Whoever doubts the importance of a Coachman’s calling, admits that he has not much looked into books. There is none more classical; few have been considered more honourable; in fact, we should write our inkstand dry were we to enumerate a tithe of the honours paid to those who have distinguished themselves in the management of the reins of the whip.
Knight of the Whip (noun)
Neither is there anything like “small potatoes” in the character and demeanour of the modern Coachman. He is not only, next to his Master, the greatest man in the inn yard, but there are times when his word of command is quite as absolute as that of Wellington at Waterloo. For example: –who dares to disobey the summons of “Now, gentlemen, if you please,” given as he walks out of a small road-side house, on a winter’s night, into which himself and passengers have just stepped to wet their whistles, whilst the horses are being changed?
Then see him enter a country town–“the swell dragsman;” or what Prior calls: –“the youthful, handsome charioteer, Firm in his seat and running his career”–why, every young woman’s eyes are directed towards him; and not a few of the old ones as well. But can we wonder at it? How neatly, how appropriately to his calling, is he generally attired! How healthy he looks! What an expressive smile he bestows upon some prettier lass than common; partly on his own account, and partly that his passengers may perceive he is thus favoured by the fair sex. But in truth, road Coachman are general favourites with womankind. It may be, perhaps, that in the tenderness of their nature, they consider their occupation to be a dangerous one, and on the long-established principle, that “none but the brave deserve the fair,” they come next to the soldier in female estimation, amongst a certain class.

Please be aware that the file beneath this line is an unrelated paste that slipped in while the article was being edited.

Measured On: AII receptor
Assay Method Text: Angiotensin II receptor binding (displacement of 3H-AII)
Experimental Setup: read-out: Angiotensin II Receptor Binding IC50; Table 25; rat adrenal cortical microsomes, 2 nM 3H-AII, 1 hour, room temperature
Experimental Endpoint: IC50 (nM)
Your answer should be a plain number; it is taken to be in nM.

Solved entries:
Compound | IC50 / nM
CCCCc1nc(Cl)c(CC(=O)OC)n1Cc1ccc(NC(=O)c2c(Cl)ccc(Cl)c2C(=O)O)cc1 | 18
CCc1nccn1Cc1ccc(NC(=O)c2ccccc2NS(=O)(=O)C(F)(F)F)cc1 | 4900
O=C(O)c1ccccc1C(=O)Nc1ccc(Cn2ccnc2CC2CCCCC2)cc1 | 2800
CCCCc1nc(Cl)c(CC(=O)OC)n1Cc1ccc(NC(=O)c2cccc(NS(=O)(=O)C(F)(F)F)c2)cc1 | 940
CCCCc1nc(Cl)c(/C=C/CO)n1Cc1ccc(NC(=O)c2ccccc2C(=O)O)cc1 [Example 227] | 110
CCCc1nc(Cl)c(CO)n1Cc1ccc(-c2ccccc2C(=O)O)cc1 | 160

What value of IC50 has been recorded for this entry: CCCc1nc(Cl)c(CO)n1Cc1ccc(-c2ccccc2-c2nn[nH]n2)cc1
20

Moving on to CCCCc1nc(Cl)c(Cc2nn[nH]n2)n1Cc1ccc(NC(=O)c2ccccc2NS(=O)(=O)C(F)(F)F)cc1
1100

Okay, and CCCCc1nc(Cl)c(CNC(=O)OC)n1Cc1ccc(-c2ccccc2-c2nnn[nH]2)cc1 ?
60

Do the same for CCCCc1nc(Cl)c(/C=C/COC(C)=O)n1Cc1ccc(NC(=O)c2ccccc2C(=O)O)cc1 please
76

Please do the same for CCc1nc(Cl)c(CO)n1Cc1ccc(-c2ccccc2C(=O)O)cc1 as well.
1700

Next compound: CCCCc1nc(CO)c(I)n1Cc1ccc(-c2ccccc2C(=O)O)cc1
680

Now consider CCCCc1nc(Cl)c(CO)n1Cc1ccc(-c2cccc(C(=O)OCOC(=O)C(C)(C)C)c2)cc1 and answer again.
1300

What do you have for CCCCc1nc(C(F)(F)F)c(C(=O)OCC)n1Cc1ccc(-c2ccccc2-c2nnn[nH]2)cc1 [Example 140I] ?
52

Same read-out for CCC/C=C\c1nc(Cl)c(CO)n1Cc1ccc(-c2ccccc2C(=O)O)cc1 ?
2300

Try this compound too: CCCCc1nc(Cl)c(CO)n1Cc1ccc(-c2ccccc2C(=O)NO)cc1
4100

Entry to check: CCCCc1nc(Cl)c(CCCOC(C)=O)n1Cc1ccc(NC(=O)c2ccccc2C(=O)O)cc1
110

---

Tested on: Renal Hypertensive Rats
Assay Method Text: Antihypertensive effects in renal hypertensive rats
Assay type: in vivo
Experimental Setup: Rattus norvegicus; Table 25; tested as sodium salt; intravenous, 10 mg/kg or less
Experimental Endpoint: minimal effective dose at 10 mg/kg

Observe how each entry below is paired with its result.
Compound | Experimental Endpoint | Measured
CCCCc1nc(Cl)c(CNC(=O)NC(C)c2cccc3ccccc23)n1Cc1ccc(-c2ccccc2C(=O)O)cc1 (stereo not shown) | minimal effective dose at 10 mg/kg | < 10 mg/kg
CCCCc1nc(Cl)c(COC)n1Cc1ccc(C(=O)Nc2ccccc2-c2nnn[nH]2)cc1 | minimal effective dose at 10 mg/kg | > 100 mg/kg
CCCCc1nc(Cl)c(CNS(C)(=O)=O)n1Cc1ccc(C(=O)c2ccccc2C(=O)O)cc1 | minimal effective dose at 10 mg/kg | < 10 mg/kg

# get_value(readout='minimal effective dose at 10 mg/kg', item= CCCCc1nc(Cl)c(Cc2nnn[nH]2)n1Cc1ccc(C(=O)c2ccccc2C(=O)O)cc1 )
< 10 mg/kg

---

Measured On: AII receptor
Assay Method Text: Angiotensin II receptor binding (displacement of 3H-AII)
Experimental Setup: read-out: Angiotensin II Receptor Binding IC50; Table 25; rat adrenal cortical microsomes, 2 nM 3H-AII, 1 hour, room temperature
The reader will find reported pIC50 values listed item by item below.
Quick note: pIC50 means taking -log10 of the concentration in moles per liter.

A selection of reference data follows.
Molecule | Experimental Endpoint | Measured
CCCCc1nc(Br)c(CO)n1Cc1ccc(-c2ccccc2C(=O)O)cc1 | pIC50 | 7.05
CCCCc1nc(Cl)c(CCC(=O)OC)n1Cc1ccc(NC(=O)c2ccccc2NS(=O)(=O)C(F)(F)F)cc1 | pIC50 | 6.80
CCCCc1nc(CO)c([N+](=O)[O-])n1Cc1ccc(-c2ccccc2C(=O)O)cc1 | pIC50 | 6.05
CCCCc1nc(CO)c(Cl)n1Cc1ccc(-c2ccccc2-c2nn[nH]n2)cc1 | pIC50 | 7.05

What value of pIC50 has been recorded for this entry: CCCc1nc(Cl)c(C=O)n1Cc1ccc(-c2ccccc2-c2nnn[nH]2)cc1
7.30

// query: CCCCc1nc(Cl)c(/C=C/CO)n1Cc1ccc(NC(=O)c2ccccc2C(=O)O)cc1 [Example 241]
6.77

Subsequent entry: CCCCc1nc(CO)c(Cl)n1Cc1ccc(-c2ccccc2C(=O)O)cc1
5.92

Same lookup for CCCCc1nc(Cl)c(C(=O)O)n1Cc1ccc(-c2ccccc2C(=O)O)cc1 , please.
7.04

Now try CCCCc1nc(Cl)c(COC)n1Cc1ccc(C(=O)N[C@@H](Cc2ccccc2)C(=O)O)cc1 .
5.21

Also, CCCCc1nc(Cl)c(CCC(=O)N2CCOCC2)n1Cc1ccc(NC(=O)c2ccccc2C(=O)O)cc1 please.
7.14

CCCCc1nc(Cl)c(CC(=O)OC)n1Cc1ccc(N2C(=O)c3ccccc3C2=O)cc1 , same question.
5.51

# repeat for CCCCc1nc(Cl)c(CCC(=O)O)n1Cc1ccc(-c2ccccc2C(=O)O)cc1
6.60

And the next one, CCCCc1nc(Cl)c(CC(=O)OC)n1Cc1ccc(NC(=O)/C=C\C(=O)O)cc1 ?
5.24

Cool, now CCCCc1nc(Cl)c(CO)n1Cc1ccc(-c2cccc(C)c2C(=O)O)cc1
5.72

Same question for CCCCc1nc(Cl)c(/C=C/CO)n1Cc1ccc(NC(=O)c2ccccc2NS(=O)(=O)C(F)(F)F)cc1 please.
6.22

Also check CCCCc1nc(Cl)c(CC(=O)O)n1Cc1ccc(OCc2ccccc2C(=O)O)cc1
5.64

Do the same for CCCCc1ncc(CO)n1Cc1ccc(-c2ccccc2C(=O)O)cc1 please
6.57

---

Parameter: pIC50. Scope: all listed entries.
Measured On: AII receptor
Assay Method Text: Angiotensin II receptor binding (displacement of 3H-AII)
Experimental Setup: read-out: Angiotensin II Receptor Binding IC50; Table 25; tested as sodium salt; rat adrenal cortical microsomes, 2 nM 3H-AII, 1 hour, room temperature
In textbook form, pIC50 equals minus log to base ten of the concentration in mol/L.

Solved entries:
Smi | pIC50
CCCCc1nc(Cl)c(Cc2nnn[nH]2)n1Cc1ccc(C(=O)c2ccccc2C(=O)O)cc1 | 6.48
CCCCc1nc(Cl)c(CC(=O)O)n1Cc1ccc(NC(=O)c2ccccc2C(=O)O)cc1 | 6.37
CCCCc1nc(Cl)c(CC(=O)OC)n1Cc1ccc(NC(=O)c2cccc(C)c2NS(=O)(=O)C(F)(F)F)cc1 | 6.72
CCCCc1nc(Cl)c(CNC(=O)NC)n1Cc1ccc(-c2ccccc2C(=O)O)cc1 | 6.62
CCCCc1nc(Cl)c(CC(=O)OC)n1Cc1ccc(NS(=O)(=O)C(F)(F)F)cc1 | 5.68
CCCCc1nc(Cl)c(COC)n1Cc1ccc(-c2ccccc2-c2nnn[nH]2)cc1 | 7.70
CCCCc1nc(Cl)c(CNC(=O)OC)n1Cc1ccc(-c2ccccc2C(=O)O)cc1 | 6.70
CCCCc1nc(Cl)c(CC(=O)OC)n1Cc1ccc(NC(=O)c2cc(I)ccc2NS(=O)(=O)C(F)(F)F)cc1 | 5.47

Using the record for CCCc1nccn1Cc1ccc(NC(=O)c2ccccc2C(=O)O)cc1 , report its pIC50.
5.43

But how manifold are the associations connected with a road Coachman’s calling? The general source and principal of human happiness, in a worldly sense, is novelty; and who can indulge in this equally with the traveller….In fact, the benefits of travelling are innumerable: it liberalises the mind, and enlarges the sphere of observation by comparison; dispels local prejudices, short-sightedness, and caprice; and has always been considered essential to the character of an accomplished gentleman. How delightful is it, then, to live in a country in which, as in England, travelling is so perfect, and can be occasionally indulged in with comfort, by all classes of the community. We are denied a passage through the air; but who can wish for anything of this nature beyond being conveyed at the rate of ten miles per hour, on a road nearly as hard and as smooth as a barn floor, and by horses that appear to be but playing with their work?
Methinks it might well be assumed that the author of the aforementioned quotes, one Nimrod, was somehow beholden to the profession about which he wrote. Either that, or it’s a brazen case of “he who toots not his own horn, that same horn shall not be tooted.” I recommend following the link below to read the author’s transcription of an entertaining and illuminating conversation betwixt a noble Coachman and his inquisitive Passenger.
- Slang term taken from 1811 Dictionary of the Vulgar Tongue.
- All quotes taken from the essay by Nimrod entitled “The Coachman and the Guard” from the book Heads of the People: Portraits of the English, Drawn by Kenny Meadows With Original Essays By Distinguished Writers, 1840.